Getting into ‘flow’.

January 24th 1975: The Koln Opera House

An Hour with Keith Jarrett | Music | WNYC

Keith and Vera stood on the stage just looking at the piano wondering what could possibly be done. It wasn’t the right one and it was in poor condition. Keith had briefly played it and found it to be out of tune, ‘thin’ at the treble end, and lacking in substance at the bass end. The pedals which can be used to create softer sounds or sustain the notes weren’t working. This was a disaster!

Vera Brandes at 17 years of age was the youngest concert promoter in Germany at the time and had secured a performance at The Koln Opera House from non-other than Keith Jarret. Keith Jarret had played Jazz piano with the greats like Art Blakey and Miles Davis during the 1960’s and during the 1970’s had moved into playing solo jazz piano or as part of quartets. It was safe to say that securing Jarrett to play a gig for the 17-year-old promoter was a bit of a coup. And here they were stood in front of this problematic piano late in the afternoon on the day of the gig. The problem had arisen due to some obvious confusion over the piano. Jarrett had selected a Bosendorfer 290 Imperial to play for the performance. It is the company’s largest piano with an eight-octave range and is their flagship instrument. The extra bass strings create a richer sound due to the harmonic resonance. What was in front of Jarret and Brandes on the stage was much smaller Bosendorfer baby grand that was a rehearsal piano and in poor condition. Due to some confusion the wrong Bosendorfer had been set up on the stage. The problem of the wrong piano couldn’t be corrected by installing the correct one because, if you know pianos, you know that moving one then acclimatising it to the environment before then tuning it is a time-consuming process. So, if the gig was to go ahead it had to be on this piano. The piano tuner did the best he could.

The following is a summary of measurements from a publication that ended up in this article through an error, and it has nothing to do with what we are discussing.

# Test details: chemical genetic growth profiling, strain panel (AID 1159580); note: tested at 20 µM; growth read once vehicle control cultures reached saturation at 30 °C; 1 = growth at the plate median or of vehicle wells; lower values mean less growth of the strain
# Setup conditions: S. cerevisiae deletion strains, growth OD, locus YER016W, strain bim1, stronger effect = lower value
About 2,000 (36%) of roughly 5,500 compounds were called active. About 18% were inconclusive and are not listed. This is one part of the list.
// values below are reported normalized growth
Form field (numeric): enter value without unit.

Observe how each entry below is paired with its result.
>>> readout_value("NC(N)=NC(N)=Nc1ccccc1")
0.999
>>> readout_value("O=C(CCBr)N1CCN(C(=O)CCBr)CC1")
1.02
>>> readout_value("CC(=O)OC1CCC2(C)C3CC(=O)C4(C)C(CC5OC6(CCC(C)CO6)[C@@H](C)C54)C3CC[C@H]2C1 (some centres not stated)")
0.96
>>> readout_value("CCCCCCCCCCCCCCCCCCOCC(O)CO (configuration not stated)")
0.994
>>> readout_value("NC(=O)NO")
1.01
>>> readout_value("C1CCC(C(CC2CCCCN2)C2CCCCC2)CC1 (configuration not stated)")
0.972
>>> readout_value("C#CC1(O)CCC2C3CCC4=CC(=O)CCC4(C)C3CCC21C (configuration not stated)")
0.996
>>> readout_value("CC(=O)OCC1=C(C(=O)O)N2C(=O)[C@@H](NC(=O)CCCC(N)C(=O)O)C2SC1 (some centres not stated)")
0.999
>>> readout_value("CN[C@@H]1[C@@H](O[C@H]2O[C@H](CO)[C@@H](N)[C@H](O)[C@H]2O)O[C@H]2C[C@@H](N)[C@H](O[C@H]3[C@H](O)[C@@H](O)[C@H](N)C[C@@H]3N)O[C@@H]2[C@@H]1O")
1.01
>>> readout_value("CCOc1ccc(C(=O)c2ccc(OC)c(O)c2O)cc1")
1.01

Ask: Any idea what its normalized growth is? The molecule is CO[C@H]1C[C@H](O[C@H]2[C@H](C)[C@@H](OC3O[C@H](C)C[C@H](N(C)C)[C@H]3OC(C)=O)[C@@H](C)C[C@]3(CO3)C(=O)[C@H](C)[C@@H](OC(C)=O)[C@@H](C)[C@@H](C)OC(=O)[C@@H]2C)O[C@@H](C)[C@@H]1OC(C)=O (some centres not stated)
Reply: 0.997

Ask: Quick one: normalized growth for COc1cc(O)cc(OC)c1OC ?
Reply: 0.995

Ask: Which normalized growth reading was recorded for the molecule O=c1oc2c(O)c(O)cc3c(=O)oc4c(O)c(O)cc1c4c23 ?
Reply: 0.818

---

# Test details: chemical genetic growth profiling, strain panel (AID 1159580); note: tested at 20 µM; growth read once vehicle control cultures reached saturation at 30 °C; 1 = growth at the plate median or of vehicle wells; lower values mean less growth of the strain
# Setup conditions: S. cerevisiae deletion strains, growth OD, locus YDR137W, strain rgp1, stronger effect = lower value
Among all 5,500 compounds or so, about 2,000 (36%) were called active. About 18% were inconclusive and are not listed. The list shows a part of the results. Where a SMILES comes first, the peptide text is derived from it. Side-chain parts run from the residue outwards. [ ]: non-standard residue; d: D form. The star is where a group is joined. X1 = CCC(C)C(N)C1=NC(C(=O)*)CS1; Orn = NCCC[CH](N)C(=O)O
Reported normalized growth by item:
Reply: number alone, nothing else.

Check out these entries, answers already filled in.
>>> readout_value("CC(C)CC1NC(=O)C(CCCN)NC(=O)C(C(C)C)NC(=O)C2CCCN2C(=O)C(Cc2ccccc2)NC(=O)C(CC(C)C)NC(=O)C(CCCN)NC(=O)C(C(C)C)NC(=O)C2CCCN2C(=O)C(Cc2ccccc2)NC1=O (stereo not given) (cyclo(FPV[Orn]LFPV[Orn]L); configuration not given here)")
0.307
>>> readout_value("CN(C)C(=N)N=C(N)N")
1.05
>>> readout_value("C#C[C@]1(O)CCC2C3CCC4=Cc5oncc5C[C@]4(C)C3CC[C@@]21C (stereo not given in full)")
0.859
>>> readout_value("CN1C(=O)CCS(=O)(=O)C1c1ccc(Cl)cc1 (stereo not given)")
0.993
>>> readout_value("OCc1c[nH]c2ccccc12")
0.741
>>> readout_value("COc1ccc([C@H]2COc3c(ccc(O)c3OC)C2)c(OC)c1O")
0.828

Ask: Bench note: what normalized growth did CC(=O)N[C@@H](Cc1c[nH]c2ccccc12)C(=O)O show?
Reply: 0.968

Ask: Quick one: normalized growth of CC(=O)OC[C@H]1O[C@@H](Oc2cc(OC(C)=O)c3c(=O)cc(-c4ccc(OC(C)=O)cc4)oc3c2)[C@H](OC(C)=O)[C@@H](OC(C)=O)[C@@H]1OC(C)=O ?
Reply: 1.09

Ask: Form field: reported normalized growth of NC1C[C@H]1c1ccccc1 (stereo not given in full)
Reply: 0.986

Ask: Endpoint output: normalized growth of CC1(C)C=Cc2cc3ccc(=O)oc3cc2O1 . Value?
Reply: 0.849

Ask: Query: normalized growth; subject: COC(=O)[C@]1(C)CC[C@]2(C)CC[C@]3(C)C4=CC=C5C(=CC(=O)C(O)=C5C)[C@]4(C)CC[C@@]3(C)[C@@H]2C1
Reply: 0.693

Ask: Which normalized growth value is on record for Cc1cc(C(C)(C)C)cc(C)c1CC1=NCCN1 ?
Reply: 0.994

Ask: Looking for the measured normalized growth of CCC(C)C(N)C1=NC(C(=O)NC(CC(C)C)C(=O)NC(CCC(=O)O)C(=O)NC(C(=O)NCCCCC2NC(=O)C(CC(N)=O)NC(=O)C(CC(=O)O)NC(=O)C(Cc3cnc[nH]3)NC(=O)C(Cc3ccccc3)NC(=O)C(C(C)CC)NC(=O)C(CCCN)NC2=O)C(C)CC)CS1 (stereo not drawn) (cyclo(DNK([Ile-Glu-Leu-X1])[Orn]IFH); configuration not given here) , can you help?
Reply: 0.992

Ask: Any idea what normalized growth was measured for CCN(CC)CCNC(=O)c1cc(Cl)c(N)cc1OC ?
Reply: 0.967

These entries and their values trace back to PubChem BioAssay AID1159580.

It gets worse. Jarret had arrived from Switzerland after a long drive from Zurich where he had performed a couple of days previously. He was tired having not slept well and was in a back brace due to back problems that left him uncomfortable and in pain. Confronted with this substandard piano it took all of Brandes’ persuasive power to convince him to still play. He agreed to go ahead so Brandes and Jarrett headed off to get something to eat. In the local Italian restaurant, there was a mix up with the order which meant Jarrett only managed to eat a few mouthfuls before they had to leave to return to the venue.

The concert took place to an audience of 1,400 people at 11.30 after the evening performance of the opera as that was the only time that the opera house would indulge the promoters request to stage the gig. So, late in the evening, in pain, hungry, playing a piano that wasn’t to the standard required Jarrett sat down to play. The recording of the performance became the best-selling solo album and the best-selling piano album in jazz history. That’s remarkable in itself but it becomes even more remarkable when you find out that Jarrett took the decision before playing to largely improvise the performance! How can someone faced with this situation deliver what was to be one of, if not the, performance of his career? Flow.

Mihaly Csikszentmihalyi is the father of the concept of flow (Csikszentmihalyi, M (2002) Flow. London: Rider (The Random House Group)) describing it as a state of being where you are completely absorbed in the task you are doing to the extent that nothing else seems to matter and you are finding joy in every moment. Concentration, he suggests, becomes so intense that there is nothing left over to draw you into thinking about anything else. In a state of flow people were able to ‘tune out’ external stimuli in order to focus on task and in doing so became more efficient at the task.

There are a number of things that help to create this flow state – all of which are ably demonstrated by Keith Jarrett’s ability to deliver his stunning performance. The first is mastery or competence. The literature in this area uses them interchangeably. Simply put a good starting point is that you know what you are doing. There is a relationship between what you need to do and what you are able to do. These things need as far as possible to match each other. The thing you are being asked to do should not appear unachievable when stacked up against your knowledge or your skills set. You may not have knowledge of something but may have the skills to go and figure it out. Or you may have knowledge of something but not the skills (yet!) to do it. Either is an opportunity for growth so may mean you still have some element of mastery in the required area.